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Transformation: Communion, Not Competence

Transformation Blog: Readings from Learning to Live and Love Like Jesus



Transformation: Communion, Not Competence

Brandon Cook

Jesus’ story is not a religious story about trying harder to get it all right.  In fact, the entire narrative of the Bible is about how we can’t get everything right on our own.  The Apostle Paul says in fact that the laws of the Bible were given, in part, to reveal this to us: we can’t get it all right.  (Yes, he actually says this!  See Romans 5-8.)  And when Jesus says, “be perfect,” he’s not throwing us onto the hamster wheel of performance and will power.  He’s provoking us into the cycle of trying to transform our hearts into something we deem acceptable only to discover that we will never succeed. 

Of course, we may be able to curb our behavior—and so we should—the sort of repentance we are talking about often comes after we have exhausted all the resources of our will power, and the paradox is that we should and must employ our will power as we seek transformation.  Still, the deeper, unsorted parts of our heart are never straightened out by will power alone.  In fact, the way we become “perfect” is by accepting this reality!  Until you believe this and accept it, you’ll always be resisting grace, even if you are proclaiming it.

Furthermore, to be a sinner, according to the scripture, does not mean “to be a person who has done bad things that they need to confess” so that they can try to do better.  Yes, we confess what we’ve missed, of course.  Tremendous energy for transformation is released when we do this sincerely.  We also curb our behavior and try to do better, which really just means seeking to do well, with good intentions.  However, it must go further, for confession and repentance and being a sinner is not just a doing thing, it’s a being thing.  When we repent and confess as sinners, we are confessing that we will never be complete on our own, and that we will never get it all right!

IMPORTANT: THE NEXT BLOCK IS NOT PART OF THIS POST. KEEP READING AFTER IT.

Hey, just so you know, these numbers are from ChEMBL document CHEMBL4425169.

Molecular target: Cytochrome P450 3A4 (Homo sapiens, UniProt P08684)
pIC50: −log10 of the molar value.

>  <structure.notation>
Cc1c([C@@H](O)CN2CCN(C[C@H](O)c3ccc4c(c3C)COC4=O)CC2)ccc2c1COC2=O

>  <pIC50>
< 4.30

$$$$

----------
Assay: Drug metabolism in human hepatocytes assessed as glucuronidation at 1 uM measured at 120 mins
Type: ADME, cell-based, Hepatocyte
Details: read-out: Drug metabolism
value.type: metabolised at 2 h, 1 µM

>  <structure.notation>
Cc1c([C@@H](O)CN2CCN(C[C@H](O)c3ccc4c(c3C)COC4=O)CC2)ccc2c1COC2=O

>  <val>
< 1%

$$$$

The good news is that Jesus was never looking for this from us, anyway.  He is way more interested in communion than he is in our competence.  On that long walk (see Transformation I), as I was in the midst of berating myself, the strangest image floated into my mind: I saw a Facebook page and the infamous words, “It’s Complicated.”  I think somehow the Holy Spirit must have dropped this thought into my mind, as suddenly I was confessing, “Jesus, my heart is complicated.  I’m complicated.  And I just have to bring to you all these things about myself I don’t like, because I’m drowning in focusing on them and trying to hide them.”  Suddenly, I felt two things I had not felt all day: relief and joy.  I experienced, not as concept but as reality, that Jesus is way more interested in being with me than he is in judging the parts of me I deem unsorted.  He sees through all that, anyway, to the true self he created and loves.  I can only see that when I befriend my weaknesses and stop hating them. 

Questions for Reflection and Response

Where in your life do you struggle to believe that God could adopt you even when you are still so unsorted? 
What is it about your life that you most believe disqualifies you?

If you identify that thing, good work!  Now, can you take it a step further? 

Give thanks for that thing.  Not because you like it or because you want it to stay as it is, but because it’s an opportunity to celebrate that God still says “yes” over you, even while you’re unsorted.